Archive for the ‘ screenwriting books ’ Category

Best Selling Romance Books

Article by Roberto Sedycias

Romantic novelists are amongst the most famous of authors. Many ardent fans await a new novel from their favorite writer with great anticipation. One author noted for her realism is E.V. Mitchell, and The color of Heaven certainly doesn’t disappoint. The central character is Sophie, a columnist whose charmed life falls apart after she finds out her husband is having an affair and her daughter suffers a serious illness. When she is at her lowest and feels like nothing else can go wrong, her cars skids off an icy road and into a frozen pond, thus taking Sophie on a profound and heart wrenching journey. The character is believable and likable we live every moment of her journey with her. A highly enjoyable read which will tug at your emotions in all the right places.

A gritty, action packed romance full of twists and turns is the synopsis of Livewire the latest release from Lora Leigh. We are plunged straight into the world of intrigue with the male lead, Capt Jordan Malone. A maverick who leads an elite team to fight terror. The man is an enigma and even his his loyal team don’t know his true identity. Enter Tehya Talamosi, AKA Enigma, a female counterpart who, with a mind full of secrets and a body to die for, sets about to bring Malone to his knees. They embark on their most dangerous, and personal mission and the reader is dragged along for the ride. Dark, intriguing and fast paced, this is a modern day romance that will leave you satisfied but exhausted.

Her last letter is a suspenseful novel from the pen of Nancy C. Johnson. Set in the Colorado mountain town of Glenwood Springs, photographer and author Gwyn Sanders discovers an old, cryptic letter which had been written by Kelly, her deceased sister. The letter reveals that she was in a sexual relationship with her sisters boyfriend and feared for her life, this is particularly shocking as Kelly was a hit and run victim. As both Gwyn and her other sister Linda are both married, either of their husbands could be the man in question. As the sisters received a large inheritance before they met their future husbands and, upon discussion, realize they know little of their backgrounds, they have to face up to the fact that one of their much loved partners could be a murderer. Bring a private detective into the mix and you have the ingredients for a solid and fascinating ride as the story unfolds.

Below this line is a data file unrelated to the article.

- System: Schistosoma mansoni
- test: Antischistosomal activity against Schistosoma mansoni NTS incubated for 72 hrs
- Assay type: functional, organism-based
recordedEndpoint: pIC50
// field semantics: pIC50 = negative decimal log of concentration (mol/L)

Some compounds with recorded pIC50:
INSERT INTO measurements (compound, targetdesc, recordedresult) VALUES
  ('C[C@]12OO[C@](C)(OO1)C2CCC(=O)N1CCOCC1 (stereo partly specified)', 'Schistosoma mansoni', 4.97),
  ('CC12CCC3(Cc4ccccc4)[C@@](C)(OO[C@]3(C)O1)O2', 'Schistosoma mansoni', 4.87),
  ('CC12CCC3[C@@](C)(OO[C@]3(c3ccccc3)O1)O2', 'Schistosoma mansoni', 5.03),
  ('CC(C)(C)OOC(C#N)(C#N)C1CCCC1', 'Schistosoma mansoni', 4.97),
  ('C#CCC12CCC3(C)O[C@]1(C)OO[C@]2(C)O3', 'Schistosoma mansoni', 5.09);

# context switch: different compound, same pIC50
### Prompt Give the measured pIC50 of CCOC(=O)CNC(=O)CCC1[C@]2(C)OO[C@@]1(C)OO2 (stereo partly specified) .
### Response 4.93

Robyn Carr’s vivid descriptions bring the back drop of Virgin River to life in the heartwarming Harvest Moon. Kelly Matlock is a successful chef in San Francisco before she collapses at work. She is burnt out and retreats to her sister house in Virgin River to re-evaluate her life. After a while she begins to feel agitated and unhappy with the peace and quiet, until she meets the handsome Lief Holbrook. A screenwriter with the looks of a rugged lumberjack, Kelly finds him irresistible. The only fly in the ointment is Courtney, his troublesome teenage daughter who can find trouble anywhere,even in Virgin River. Can she overcome this baggage to find happiness? You’ll enjoy finding out.

When Blake, a glamorous ex model, finds out that her live in boyfriend is up to his neck in trouble with the underworld and a handsome special forces veteran, Caleb, is hired to secretly protect her, you know sparks are going to fly. Her secret bodyguard by Misha Crew is an enjoyable romp as Caleb discovers there is a lot more to Blake than the stereotypical dumb model. Danger and intrigue are also thrown into the mix and you end up really caring about this couple and whether they can survive their feeling for each other, if at all.